An Evening with Vera

August 4, 2019

Vera the waitress who always caused trouble whenever she appeared, and fortunately she was only there for dinner, was back in top form after being out for two days.

During those two days I had taken to sitting in my rollater during meals because the new chairs in the dining room were too low. That’s right, they had replaced the old chairs and tables with chairs that were about an inch lower than the previous ones and sometimes I could get up out of them, and sometimes I needed two people to help me stand on my feet.

Once standing, I was fine. This is pretty common with stroke victims and for a while I got by with bringing a pillow with me, and would transfer it over to the dining chair, but it wasn’t really the right size and I ended up talking with the OT (occupational therapy) guy and ordering a proper one from Amazon.

Anyway, the point is, that in the meantime I’ve been sitting in the rollater and it’s not causing any issues for anyone until Vera came back to serve tonight.

She looked at me sitting in the rollater and snapped: are you getting food to go or eating here?

I’m eating here.

Then you can’t keep that wheeler.

Oh yes I can, I replied. And when I say replied I mean I was firm, but not loud.

That got her hysterical. YOU ARE IN THE WAY THERE!

Oh yeah? In the way of who? Behind me was a pillar with about three inches of space. whether chair or rollater nobody could pass behind me.

YOU CAN’T HAVE THAT WHEELER IN HERE! IT’S A FIRE HAZZARD.

At this point, I yelled at her as loudly as I could: JUST TRY AND MOVE ME. DO YOU HAVE A MANAGER? GO FIND YOUR MANAGER! I’M NOT MOVING.

Spike and Nan were at the next table giving me the thumbs up.

I gave a slight laugh to show I wasn’t really upset. It was just part of an absurd game.

Her manager came by. A very sweet, calm woman in a pink outfit. Vera explained that I refused to move. The manager just smiled at me, and said: I told him he could use the rollater if it was easier. He’s not in anyone’s way.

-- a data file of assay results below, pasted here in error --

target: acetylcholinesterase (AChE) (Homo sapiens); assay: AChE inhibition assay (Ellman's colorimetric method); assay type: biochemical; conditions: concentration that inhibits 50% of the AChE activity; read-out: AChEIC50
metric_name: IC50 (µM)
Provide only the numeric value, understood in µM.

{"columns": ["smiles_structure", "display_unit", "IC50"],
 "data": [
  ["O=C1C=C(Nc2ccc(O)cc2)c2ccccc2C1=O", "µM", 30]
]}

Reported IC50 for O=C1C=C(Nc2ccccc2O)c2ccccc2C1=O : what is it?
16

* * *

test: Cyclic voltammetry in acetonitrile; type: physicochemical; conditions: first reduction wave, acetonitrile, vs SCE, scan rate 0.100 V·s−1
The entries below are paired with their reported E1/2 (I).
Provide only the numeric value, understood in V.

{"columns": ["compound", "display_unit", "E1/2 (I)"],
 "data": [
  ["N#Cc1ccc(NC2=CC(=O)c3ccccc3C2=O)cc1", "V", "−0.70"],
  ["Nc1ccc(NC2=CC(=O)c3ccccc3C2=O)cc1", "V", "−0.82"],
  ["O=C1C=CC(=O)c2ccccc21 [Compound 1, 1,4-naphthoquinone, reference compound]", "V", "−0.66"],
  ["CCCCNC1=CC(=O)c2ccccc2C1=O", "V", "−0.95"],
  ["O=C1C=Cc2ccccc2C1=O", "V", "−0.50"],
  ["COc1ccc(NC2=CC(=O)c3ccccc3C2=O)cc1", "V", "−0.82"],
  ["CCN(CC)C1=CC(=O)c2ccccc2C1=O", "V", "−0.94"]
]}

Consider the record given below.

Vera went storming off yelling about nothing in the kitchen being ready. Her manager just shrugged her shoulders at me and smiled.

Thanks, I said.

The rest of the night was an one act play with Vera as the central character. Anything you asked for she had a reason for not bringing.

The menu on the chalkboard said: Pork Chops or Roast Beef

The roast beef usually tasted like a loser at a chinese raceway. Mostly grizzle and nearly impossible to cut.

Ike said the pork chops looked good.

Vera arrived at our table with the news that there were no pork chops left.

Ike looked pissed off since we’re the first shift.

Vera continued: so what’s it gonna be? Oblivious to the fact that there was only one thing on the menu.

I guess I’ll have the roast beef. What comes with that?

Whatever comes with it, she said, that’s what you all are getting.

Can I get a black coffee with that, I asked.

I’m not serving no coffee now, she shouted back. You should’ve asked for it with your order.

I had a tiny glass of water on the table. Reuben, the boxer, had his head cradled in his hand – eyes closed.

Nan and Ike were in near hysterics when they saw me reach behind me to a counter and somehow pour out a glass of iced-tea and set it on my table.

I said, what do you think she’ll do if I ask for lemon?

At this point they had their own issues to deal with. Nan had gotten the roast beef but couldn’t cut it. And Ike was chiding me for not warning him about the roast beef. I insisted that that was all there was to order, so what should I have told him.

Well anyway, it was the Vera show for the hour and then she rushed us out saying she had a second sitting to prepare for.